impact of a conventional response that allows the nation to respond swiftly and
decisively to aggression without using nuclear weapons, underpinning the U.S.
conventional deterrence posture, McKeon added.
“We can raise the cost against any potential attacker by a
variety of means, including combining our space forces with those of our allies,
and increasing military costs by creating space systems that force an adversary
up the escalatory ladder -- a ladder he may not wish to climb,” he said.
In the face of this threat the department is transforming its
space architectures and operations to assure the use of space capabilities and
services, McKeon said.
In the cyber domain the department confronts a range of state
and non-state actors. Traditional deterrence theory does not always apply to
non-state actors and attributing cyberattacks can be difficult, McKeon said. “As in space we depend on this domain for operations [but] we
are still learning our way around this domain both in strengthening our defenses
and in building up the cyber mission forces that will provide the backbone for
the future,” he said, noting that the department is making investments now in
funding, manpower, training and thought work to prepare for the future.
Deterrence in the Middle East
In his remarks, Votel described what deterrence does for
Air Force Capt. Cody daMota poses for a photo aboard the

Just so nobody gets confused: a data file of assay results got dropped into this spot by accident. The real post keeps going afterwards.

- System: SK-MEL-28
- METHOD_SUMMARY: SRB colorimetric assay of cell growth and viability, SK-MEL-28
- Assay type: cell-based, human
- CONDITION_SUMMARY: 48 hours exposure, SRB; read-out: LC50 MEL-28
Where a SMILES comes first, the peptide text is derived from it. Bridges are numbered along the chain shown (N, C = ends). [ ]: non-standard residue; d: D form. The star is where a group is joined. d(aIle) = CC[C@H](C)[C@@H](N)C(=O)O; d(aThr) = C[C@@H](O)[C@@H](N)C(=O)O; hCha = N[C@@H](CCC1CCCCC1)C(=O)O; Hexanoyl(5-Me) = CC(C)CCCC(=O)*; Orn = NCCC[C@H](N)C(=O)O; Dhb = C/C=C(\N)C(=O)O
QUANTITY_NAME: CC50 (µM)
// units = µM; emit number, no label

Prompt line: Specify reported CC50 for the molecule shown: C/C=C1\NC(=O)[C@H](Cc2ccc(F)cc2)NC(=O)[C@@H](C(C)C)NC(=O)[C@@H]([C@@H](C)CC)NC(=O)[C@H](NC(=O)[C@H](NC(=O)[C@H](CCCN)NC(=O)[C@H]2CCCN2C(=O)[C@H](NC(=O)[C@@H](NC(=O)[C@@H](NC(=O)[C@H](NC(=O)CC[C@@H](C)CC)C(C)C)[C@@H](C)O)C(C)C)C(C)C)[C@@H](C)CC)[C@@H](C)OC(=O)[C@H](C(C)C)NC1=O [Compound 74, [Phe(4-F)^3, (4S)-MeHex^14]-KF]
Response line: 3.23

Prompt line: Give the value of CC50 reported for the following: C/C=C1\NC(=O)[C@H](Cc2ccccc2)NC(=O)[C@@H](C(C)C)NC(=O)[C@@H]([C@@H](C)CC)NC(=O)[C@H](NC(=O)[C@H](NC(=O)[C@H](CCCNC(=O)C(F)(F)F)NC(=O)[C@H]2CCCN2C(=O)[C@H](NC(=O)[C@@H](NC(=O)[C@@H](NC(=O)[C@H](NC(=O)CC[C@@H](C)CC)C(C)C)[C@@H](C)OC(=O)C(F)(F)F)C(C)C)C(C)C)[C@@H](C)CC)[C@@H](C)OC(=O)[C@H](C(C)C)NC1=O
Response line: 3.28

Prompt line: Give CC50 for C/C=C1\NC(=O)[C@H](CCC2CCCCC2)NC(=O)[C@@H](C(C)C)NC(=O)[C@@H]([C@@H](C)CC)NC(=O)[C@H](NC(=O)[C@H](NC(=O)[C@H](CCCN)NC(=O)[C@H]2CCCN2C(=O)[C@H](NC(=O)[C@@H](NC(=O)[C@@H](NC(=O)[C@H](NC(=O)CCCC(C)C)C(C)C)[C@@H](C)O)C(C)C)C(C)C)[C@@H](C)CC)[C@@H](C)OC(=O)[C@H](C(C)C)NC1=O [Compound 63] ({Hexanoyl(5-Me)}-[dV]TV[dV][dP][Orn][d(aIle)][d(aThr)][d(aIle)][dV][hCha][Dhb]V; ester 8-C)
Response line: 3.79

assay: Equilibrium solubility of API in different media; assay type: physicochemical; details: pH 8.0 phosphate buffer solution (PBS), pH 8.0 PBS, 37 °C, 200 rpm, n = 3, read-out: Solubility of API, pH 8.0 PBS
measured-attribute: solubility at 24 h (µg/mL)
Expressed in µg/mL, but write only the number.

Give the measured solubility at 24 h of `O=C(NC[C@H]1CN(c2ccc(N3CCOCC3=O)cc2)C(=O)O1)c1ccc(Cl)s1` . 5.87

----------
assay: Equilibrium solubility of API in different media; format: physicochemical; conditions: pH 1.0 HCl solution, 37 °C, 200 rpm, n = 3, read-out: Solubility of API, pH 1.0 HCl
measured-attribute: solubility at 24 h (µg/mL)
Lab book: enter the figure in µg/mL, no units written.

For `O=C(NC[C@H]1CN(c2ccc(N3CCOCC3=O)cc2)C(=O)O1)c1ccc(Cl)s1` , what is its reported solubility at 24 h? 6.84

Personnel Transfer Vessel Malama
It prevents situations and confrontations from elevating into open conflict, the
general said. It helps influence and change behavior and decision making, helps
assure allies in the region and other partners who have vital interests there,
helps provide a mechanism for deescalating in the region, and it helps
contribute to stability, he added.
Deterrence plays a critical role in the combatant command’s
comprehensive approach to security and stability across the area of
responsibility, Votel added.
There are “three ways I think about deterrence and how we are
working to achieve the effects of deterrence in conjunction with a variety of
other things that we have going on in this region,” Votel said.
One is through posture and presence, including long-term
relationships with countries like Egypt; efforts to formalize basing with
countries like Kuwait, Qatar and Bahrain; and a continued focus on agreements in
place for access, bases and oversight with countries in the region, he said.
Two is by building partner capacity and capability, the
general said, for example in working with coalition and indigenous partners on
the ground, through exercises, through the U.S. Foreign Military Sales program
and through professionalism and institution building with partners in the region.
Three, he said, is through fostering long-term relationships,
including military-to-military relationships, throughout the region.
“Deterrence is a key aspect that's built into a lot of how we
approach this very complex and oftentimes troublesome region of 20 countries,”
Votel said. “It plays a critical role in what we do.”
(Follow Cheryl Pellerin on Twitter: @PellerinDoDNews)
Navy Adm. Cecil D. Haney
Army Gen. Curtis M. Scaparrotti
Brian P. McKeon
Army Gen. Joseph L. Votel
U.S. Strategic Command